Arms Trade Treaty: The battle for bullets (and tear gas, small arms, missiles…)
It's self-evident that to control the arms trade you have to actually control all the things that kill, maim and brutalise people, and capture all the ways that arms get into the wrong hands.
Maybe I take an overly simplistic view of such things, but if you want a treaty that really is going to save lives, and protect and uphold Human Rights, you need to have a pretty comprehensive definition of what it is you are going to control.
Self-evident as it may be, several states in the room want to narrow what is known as the “scope” of the treaty.
Iran, for example, in its statement said the ATT should not cover small arms, ammunition, missiles, weapons technology or weapons parts and components. The US continues to argue against ammunition, while Egypt told delegates that if the Treaty was to help save lives it should not include small arms - the category of weapons that kills most people
Obviously if such views prevail, we'll have an arms trade treaty that's very light on the actual weapons part.
Scoping the treaty
Today I was addressing conference delegates at an Amnesty lunch time meeting sponsored by the French government, to remind them of why a comprehensive scope is important to achieve an effective treaty.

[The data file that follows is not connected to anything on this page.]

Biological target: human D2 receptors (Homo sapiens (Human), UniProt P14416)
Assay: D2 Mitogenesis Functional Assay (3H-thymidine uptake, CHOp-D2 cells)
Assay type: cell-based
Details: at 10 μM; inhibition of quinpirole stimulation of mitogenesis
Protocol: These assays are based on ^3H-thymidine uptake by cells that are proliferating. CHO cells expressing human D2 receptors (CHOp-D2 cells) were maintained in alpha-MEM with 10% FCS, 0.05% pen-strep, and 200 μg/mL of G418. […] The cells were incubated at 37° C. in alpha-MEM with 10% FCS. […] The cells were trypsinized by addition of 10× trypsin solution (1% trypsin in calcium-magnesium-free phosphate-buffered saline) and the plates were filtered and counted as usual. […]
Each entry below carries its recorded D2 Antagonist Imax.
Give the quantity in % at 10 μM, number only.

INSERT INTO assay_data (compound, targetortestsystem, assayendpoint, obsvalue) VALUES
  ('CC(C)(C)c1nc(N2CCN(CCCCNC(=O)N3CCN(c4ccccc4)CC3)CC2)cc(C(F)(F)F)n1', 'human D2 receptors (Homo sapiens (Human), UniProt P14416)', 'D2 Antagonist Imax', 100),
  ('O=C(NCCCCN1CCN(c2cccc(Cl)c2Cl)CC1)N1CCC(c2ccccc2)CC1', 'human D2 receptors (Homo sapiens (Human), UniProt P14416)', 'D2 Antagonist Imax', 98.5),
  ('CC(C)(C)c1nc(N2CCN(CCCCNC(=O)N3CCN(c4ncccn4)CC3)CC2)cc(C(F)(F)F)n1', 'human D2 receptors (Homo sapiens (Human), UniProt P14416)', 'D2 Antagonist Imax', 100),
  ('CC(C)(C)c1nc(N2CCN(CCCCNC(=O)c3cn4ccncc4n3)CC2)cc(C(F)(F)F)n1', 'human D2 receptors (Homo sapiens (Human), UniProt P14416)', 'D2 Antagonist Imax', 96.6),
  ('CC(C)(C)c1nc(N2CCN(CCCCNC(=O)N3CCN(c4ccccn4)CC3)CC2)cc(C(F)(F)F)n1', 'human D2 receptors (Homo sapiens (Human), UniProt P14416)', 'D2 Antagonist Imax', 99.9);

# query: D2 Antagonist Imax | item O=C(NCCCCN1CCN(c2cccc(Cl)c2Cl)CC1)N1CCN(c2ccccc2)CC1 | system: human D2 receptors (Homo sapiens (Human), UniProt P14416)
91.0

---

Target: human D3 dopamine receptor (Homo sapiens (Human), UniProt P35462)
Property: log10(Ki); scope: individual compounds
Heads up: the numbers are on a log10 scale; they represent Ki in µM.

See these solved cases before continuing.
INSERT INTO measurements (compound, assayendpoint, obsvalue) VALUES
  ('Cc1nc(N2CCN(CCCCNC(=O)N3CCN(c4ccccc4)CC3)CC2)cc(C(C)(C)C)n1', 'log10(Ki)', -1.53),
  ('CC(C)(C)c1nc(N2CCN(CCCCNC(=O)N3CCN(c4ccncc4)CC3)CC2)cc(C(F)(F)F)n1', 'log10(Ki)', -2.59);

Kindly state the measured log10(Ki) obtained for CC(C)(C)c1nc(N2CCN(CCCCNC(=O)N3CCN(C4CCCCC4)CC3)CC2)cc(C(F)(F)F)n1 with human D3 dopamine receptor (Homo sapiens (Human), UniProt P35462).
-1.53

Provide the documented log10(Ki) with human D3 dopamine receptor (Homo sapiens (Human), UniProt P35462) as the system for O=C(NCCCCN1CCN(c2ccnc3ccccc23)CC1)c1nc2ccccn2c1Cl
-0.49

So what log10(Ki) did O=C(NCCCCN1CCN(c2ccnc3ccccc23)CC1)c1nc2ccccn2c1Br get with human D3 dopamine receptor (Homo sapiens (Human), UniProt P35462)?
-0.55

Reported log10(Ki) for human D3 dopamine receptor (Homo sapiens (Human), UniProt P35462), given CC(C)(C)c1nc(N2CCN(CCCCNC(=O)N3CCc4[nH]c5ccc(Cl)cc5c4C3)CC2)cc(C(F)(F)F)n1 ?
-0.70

I was speaking alongside Sergio Minardi, from Transarms, an expert in arms transportation, and Georges Guillermou from Action Sécurité Ethique Républicaines (ASER), a retired superintendent in the French National Police and now Security Human Rights Expert for the Council of Europe.
A main focus of my intervention (UN-speak for talking) was to ensure that governments did not exclude weapons used for internal security - including things like tear gas, rubber bullets and specialist crowd control vehicles.
Recent experience in the Middle East shows how devastating the misuse of this equipment can be, with several of the region’s governments using it in brutal crackdowns against their own populations.
A battle over nothing?
It's important to remember that this equipment - as well other disputed categories like ammunition, small arms, parts and components, and weapons related technologies and production equipment - is already controlled under the arms exporting systems of nearly all arms producing states.
So it makes no real sense that governments continue to argue against their own existing national practice in this area, especially given the appalling human suffering that results from irresponsible trading in these items.
Our blogs are written by Amnesty International staff, volunteers and other interested individuals, to encourage debate around human rights issues. They do not necessarily represent the views of Amnesty International.